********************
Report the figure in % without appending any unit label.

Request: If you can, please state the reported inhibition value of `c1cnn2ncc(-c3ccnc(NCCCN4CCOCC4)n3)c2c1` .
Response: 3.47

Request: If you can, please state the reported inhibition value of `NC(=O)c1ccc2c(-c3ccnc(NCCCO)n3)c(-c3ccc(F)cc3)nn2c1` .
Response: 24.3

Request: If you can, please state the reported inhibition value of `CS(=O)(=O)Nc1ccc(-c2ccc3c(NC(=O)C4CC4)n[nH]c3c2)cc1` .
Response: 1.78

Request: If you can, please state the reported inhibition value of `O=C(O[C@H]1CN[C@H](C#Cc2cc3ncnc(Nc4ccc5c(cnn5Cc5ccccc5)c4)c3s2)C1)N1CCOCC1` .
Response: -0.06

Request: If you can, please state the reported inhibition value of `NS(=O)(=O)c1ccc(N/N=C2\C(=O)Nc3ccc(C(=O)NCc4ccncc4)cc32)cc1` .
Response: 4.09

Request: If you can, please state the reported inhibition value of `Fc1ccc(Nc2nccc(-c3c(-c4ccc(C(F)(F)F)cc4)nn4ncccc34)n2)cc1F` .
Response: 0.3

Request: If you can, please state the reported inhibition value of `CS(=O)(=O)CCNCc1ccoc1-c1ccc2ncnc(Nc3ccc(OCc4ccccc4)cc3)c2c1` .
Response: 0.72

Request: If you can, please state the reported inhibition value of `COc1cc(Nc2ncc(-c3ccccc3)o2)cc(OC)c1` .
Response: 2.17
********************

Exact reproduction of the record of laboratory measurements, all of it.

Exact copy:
Report the figure in % without appending any unit label.

Request: If you can, please state the reported inhibition value of `c1cnn2ncc(-c3ccnc(NCCCN4CCOCC4)n3)c2c1` .
Response: 3.47

Request: If you can, please state the reported inhibition value of `NC(=O)c1ccc2c(-c3ccnc(NCCCO)n3)c(-c3ccc(F)cc3)nn2c1` .
Response: 24.3

Request: If you can, please state the reported inhibition value of `CS(=O)(=O)Nc1ccc(-c2ccc3c(NC(=O)C4CC4)n[nH]c3c2)cc1` .
Response: 1.78

Request: If you can, please state the reported inhibition value of `O=C(O[C@H]1CN[C@H](C#Cc2cc3ncnc(Nc4ccc5c(cnn5Cc5ccccc5)c4)c3s2)C1)N1CCOCC1` .
Response: -0.06

Request: If you can, please state the reported inhibition value of `NS(=O)(=O)c1ccc(N/N=C2\C(=O)Nc3ccc(C(=O)NCc4ccncc4)cc32)cc1` .
Response: 4.09

Request: If you can, please state the reported inhibition value of `Fc1ccc(Nc2nccc(-c3c(-c4ccc(C(F)(F)F)cc4)nn4ncccc34)n2)cc1F` .
Response: 0.3

Request: If you can, please state the reported inhibition value of `CS(=O)(=O)CCNCc1ccoc1-c1ccc2ncnc(Nc3ccc(OCc4ccccc4)cc3)c2c1` .
Response: 0.72

Request: If you can, please state the reported inhibition value of `COc1cc(Nc2ncc(-c3ccccc3)o2)cc(OC)c1` .
Response: 2.17